Summary: Emulating the life of Christ.
Fat, Faint, or Fit?
“A young man had finished his first semester in college, and was spending the weekend at home. Somewhat bored with the old place, he was regaling his father with the wonders of his campus and the enlightened people there. After getting up a head of steam and warming up to his subject he said, ‘Why, Dad, in our chemistry lab at college we have made an acid that will dissolve any known substance.’ The father turned and looked at him and slowly said, ‘That’s mighty fine. What do they keep it in, son?’” (Michael Hodgin, 1001 Humorous Illustrations for Public Speaking (Zondervan: Grand Rapids, Michigan, 1994), 213).
Logic can be very complicated and confounding when we neglect to view all vantage points. But logic in and of itself is very simple. For instance, it seems logical that if I plug in an electric fence, I will feel the electrical charge surging through the lines if I touch them. Or, if I were to drink a bottle of poison, there would be some adverse type of affect on my body – possibly death.
Most of us use logic everyday as we go about our specific routines. We use deductive reasoning with lightening speed. And we do most of this sub-consciously. There are certain impulses in our brains that help us to make certain decisions like eating, drinking, and sleeping, and certain reflexes that keep us from physical harm and pain when we feel the heat of a stove, or prick of a thorn.
Also, there is some simple logic when it comes to maintaining a healthy lifestyle and livelihood. Regular exercise, eating the right kinds of foods in the right proportions, and eliminating stress through positive extracurricular outlets is a pretty simple way to maintain a good, healthy lifestyle and balance physically.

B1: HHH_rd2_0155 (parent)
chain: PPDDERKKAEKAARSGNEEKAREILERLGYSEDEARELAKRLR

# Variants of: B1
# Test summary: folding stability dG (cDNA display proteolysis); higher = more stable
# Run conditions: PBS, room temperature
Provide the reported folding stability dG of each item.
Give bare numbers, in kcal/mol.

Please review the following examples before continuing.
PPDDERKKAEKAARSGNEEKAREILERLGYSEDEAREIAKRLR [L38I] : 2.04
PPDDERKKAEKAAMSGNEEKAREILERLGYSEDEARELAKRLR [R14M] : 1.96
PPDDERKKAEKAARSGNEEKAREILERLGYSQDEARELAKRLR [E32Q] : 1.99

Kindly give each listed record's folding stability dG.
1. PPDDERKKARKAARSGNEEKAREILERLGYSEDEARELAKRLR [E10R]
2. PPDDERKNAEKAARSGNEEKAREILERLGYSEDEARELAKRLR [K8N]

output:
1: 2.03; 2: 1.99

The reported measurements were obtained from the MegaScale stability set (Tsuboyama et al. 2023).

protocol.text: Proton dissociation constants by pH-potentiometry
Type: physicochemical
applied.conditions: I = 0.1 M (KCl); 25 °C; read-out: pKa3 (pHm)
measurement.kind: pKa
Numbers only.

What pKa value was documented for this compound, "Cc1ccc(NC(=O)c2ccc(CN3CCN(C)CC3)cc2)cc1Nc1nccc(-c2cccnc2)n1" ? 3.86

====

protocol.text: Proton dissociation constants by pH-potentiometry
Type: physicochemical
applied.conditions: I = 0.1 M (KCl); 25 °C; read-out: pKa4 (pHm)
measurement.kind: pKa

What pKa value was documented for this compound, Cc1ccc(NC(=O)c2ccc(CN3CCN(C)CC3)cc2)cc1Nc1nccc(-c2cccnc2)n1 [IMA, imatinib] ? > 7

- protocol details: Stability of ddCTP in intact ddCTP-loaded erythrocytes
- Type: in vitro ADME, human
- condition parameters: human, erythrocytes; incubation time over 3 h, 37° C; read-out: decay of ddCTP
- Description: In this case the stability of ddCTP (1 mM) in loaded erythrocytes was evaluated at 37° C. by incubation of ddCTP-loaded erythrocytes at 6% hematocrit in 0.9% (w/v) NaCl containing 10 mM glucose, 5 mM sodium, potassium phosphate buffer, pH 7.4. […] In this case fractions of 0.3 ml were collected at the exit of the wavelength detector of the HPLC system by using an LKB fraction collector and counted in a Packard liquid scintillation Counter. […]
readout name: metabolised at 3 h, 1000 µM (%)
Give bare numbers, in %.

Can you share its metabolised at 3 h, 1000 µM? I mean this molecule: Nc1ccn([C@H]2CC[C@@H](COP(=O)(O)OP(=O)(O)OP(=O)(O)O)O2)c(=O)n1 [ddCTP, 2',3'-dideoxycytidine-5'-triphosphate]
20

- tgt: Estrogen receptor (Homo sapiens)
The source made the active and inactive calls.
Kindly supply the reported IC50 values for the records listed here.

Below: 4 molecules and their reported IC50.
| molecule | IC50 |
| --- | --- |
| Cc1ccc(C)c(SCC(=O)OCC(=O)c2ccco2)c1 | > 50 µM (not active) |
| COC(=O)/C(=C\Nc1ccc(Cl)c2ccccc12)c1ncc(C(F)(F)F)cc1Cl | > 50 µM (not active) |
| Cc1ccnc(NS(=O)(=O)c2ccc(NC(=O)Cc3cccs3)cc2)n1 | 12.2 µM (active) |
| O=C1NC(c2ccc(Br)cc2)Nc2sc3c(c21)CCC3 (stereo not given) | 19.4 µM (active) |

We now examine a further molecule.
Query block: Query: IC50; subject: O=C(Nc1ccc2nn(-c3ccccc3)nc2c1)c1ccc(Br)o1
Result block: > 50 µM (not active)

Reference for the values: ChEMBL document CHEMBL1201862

But what about when this healthy lifestyle is kicked to the curb? What happens when I throw caution to the wind and do whatever I do without a care for what might happen to me?
When I do this I neglect all logic, and live the way I feel like living, without a care for the adverse affects on myself or anyone else around me.
There came a time when Jesus’ disciples had been under his tutelage for a while and had come to understand who he was enough to go into the surrounding communities with this message of grace, mercy, peace, and love that Jesus had been instilling in them. And it’s in Matthew 10, we see Jesus giving the disciples some final instructions before their journey. Now most of this had become second nature to them by now, but Jesus reminds them of who they are and what they are to be about while they are away from him.
One specific verse stands out as the purpose for their trip in…
Matthew 10:8 (NLT)
“Heal the sick, raise the dead, cure those with leprosy, and cast out demons. Give as freely as you have received!”
Jesus was, in essence, telling them to do all that he was doing. To go into the local communities healing the sick, raising the dead, curing those with leprosy, and casting out demons. And he tags this specific verse with the icing on the cake being to give as freely as they have received.
They were not to hoard all the blessings and truth that they had been given by Christ, but were to share it freely so as to give eternal life. They were taking part in God’s work and were to be sources and channels of God’s love to the rest of the world.
There’s a saying that goes like this…
If you take in but never give out you become FAT.
If you give out but never take in, you become FAINT.
If you take in and give out, you become FIT.
I want to take some time looking at each of these today to assess were we might fall within the scope freely giving as we have received:
When we take in but never give out we become fat. And when we become fat our mobility is slowed. We can’t move nearly as fast, and are not as agile. In some extreme cases of obesity, mobility is non-existent, leaving a person bedridden and incapable of leaving their own home. More often than not, this is a result of over-consumption with no evidence of output through exercise and physical activity.
Another example of this is the Dead Sea. The Dead Sea is a body of water in the Middle East located between Jordan and Israel. The Dead Sea is unique in that “nothing lives in it. It is some of the saltiest water anywhere in the world, almost six times as salty as the ocean! The Dead Sea is completely landlocked and it gets saltier with increasing depth…